Narrow the Close

by Susan Novicki

I have been traveling to markets each week over the past month and have been on some great sales calls that my clients have scheduled. In each of the needs analysis meetings, we have walked away with clear objectives and homework assignments and many times with big budgets disclosed. We have set up a follow up meeting to present the ideas and will create a proposal from that call.  But the question becomes “How do we narrow the close?”

First we have to make sure that we have truly listened to the client and not made assumptions that make sense for what we are trying to sell, whether it is an event, a mobile app, or promotion that the station has created.

I think it is always great if a manager is on an important call with a rep. And it’s great when we are in town to go on calls with our salespeople as well. Why? Because you have an additional set of ears to hear what the decision-maker is truly saying. So many times in a conversation there are small references that we may miss because we are “broadcasting when we should be listening”. With an additional set of ears, we tend to catch those subtle references. Once we recap the conversation and create ideas that are narrowed down in the next meeting, we create a proposal that is focused on the objective that was determined in our needs analysis conversation. The concept that is created and how we will make it happen through an integrated campaign as well as the net investment all must go back to the objective that we heard during the needs analysis.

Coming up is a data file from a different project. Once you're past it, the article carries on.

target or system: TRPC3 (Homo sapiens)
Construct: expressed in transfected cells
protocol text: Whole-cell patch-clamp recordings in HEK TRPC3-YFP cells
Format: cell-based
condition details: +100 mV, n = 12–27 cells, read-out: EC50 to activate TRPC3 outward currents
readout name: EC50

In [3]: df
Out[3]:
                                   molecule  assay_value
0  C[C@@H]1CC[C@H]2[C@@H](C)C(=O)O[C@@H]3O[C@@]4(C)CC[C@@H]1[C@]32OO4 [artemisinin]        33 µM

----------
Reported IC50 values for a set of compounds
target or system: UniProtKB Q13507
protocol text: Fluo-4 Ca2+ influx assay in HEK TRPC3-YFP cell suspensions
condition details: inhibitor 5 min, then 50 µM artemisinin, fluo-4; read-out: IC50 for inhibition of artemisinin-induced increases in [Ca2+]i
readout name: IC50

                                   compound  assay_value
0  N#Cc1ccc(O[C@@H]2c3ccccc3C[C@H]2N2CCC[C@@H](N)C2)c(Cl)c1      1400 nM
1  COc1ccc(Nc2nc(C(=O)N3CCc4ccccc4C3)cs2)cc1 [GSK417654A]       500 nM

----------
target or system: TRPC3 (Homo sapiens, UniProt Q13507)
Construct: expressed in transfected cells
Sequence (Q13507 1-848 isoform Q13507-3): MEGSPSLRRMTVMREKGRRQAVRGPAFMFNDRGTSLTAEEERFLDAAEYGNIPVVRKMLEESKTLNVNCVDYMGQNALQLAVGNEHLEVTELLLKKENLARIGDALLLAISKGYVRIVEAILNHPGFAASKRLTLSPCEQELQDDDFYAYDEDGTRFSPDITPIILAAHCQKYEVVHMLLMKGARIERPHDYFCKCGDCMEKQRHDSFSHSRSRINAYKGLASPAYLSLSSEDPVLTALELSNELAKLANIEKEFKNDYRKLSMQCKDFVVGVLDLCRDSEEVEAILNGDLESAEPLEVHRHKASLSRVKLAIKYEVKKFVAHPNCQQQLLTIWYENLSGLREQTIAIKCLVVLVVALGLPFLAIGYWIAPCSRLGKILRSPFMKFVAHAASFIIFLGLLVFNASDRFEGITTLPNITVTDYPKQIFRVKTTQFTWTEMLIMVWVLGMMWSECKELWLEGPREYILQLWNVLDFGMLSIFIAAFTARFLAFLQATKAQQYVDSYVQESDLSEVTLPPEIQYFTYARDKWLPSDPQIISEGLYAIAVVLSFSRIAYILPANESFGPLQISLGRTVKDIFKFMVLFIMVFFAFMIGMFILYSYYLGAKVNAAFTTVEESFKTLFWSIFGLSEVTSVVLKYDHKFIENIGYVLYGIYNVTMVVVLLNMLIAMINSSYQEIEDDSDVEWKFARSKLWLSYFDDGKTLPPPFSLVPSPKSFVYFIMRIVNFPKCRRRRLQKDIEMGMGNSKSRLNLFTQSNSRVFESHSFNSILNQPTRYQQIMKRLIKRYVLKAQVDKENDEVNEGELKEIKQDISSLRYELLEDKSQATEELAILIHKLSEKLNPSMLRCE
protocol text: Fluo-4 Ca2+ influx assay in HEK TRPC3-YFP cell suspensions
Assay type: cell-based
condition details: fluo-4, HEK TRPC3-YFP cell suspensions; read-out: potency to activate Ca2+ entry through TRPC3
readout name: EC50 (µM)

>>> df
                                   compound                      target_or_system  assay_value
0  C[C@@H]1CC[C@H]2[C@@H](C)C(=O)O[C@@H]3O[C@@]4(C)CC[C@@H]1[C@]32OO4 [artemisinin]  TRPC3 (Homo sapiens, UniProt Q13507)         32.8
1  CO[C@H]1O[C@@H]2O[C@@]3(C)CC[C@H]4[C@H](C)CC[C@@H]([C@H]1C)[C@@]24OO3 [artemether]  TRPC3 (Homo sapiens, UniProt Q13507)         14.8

It is critical that we ask for the close when we present the proposal to the decision-maker. Many times they will tell a sales rep that it looks great but “let me review and get back to you in a few weeks”. Too many times the rep walks out of the meeting proud as a peacock that the call was “awesome” yet they haven’t asked for the sale.

After reviewing the proposal, have the contract ready for the decision-maker to sign. If they can’t sign it, do you ask “why”? The most important question in narrowing the close is “on a scale of 1 to 10 with 10 you signing where do you see this?” If the decision-maker says a “7″ you ask “what has to be done to this proposal to get it to a 10?” The more information you have, the better chance you have of closing.

Also make that follow up appointment – don’t leave it to “I’ll get back to you in a few weeks”. The more conversation and follow up calls, the better chance of narrowing the close. But it all starts with a great homework assignment from a great needs analysis meeting. Make the decision-maker a partner with you in reaching the desired objectives.

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